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AED Maintenance Checklist
Use this AED checklist to do the following: Verify that electrodes and batteries are within their expiration date. Verify that electrodes are pre-connected to the input connector. Verify that supplies are available for use (razor, mask, and gloves). Inspect the AED unit for damage and cracks. Inspect cables for cracks, cuts, and exposed or broken wires.
AED Daily Inspection Checklist
Use this AED checklist to do the following: Conduct daily AED inspections quickly and efficiently. Check the AED unit and its accessories for damage, dirt, or contamination. Confirm that battery pack and pads are not expired and have spares. Check if the ASI (Active Status Indicator) is flashing green. Input additional comments, notes, observations, or issues.
AED Weekly Checklist
Use this AED checklist to do the following: Conduct weekly AED maintenance with ease. Perform corrective actions for different indicators. Check the use-by date of all electrode packets and replace as needed. Check AED for damage, cracks, or foreign substances. Add a digital signature and photos to verify the inspection.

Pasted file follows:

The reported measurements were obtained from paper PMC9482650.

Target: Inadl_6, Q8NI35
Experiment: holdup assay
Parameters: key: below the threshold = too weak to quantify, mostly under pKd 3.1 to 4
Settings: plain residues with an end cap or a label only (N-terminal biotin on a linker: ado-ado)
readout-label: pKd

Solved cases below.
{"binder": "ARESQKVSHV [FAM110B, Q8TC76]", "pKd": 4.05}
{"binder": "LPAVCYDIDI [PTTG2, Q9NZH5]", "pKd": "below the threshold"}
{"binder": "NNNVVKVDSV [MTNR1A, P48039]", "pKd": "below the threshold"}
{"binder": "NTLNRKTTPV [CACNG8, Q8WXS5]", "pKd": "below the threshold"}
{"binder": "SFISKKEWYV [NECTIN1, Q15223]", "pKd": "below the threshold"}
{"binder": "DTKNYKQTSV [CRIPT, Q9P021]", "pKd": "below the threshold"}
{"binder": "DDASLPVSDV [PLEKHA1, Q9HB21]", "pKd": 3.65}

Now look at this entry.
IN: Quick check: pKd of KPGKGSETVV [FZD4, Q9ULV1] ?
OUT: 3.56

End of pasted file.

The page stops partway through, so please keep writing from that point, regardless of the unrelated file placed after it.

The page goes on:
AED Maintenance Checklist Template
Use this AED checklist to do the following: Create corrective actions immediately. Check if the AED is unobstructed and that its sign is displayed. Check for the presence of a visual and audible service alarm. Inspect AED supplies such as extra sets and sealed packages of electrode pads, a pocket mask, examination gloves, safety razors, and absorbent gauze or hand towels. Add a digital signature, additional comments, and photos.
AED Protocol
Use this AED checklist to do the following: Perform a monthly AED procedure for maintenance. Observe the change of the status indicator from green to red during the AED self-test. Check and replace the battery if its indicator is red. Follow the text and voice prompts for instructions. Add a digital signature and corrective actions.